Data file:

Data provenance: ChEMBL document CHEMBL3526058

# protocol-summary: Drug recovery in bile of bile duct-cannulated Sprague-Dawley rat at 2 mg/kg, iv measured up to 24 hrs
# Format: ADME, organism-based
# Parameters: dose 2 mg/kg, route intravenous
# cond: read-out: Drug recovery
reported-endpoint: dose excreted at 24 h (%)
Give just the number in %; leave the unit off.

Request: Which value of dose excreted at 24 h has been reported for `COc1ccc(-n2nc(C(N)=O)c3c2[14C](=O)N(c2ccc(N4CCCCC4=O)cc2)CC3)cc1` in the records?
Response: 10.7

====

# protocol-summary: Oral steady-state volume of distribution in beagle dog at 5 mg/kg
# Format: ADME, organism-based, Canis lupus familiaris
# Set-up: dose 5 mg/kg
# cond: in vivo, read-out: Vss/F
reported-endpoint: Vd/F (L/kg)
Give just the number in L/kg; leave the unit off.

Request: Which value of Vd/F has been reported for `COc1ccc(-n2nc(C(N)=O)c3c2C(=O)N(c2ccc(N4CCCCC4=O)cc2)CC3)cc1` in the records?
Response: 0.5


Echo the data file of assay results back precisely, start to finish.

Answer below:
Data provenance: ChEMBL document CHEMBL3526058

# protocol-summary: Drug recovery in bile of bile duct-cannulated Sprague-Dawley rat at 2 mg/kg, iv measured up to 24 hrs
# Format: ADME, organism-based
# Parameters: dose 2 mg/kg, route intravenous
# cond: read-out: Drug recovery
reported-endpoint: dose excreted at 24 h (%)
Give just the number in %; leave the unit off.

Request: Which value of dose excreted at 24 h has been reported for `COc1ccc(-n2nc(C(N)=O)c3c2[14C](=O)N(c2ccc(N4CCCCC4=O)cc2)CC3)cc1` in the records?
Response: 10.7

====

# protocol-summary: Oral steady-state volume of distribution in beagle dog at 5 mg/kg
# Format: ADME, organism-based, Canis lupus familiaris
# Set-up: dose 5 mg/kg
# cond: in vivo, read-out: Vss/F
reported-endpoint: Vd/F (L/kg)
Give just the number in L/kg; leave the unit off.

Request: Which value of Vd/F has been reported for `COc1ccc(-n2nc(C(N)=O)c3c2C(=O)N(c2ccc(N4CCCCC4=O)cc2)CC3)cc1` in the records?
Response: 0.5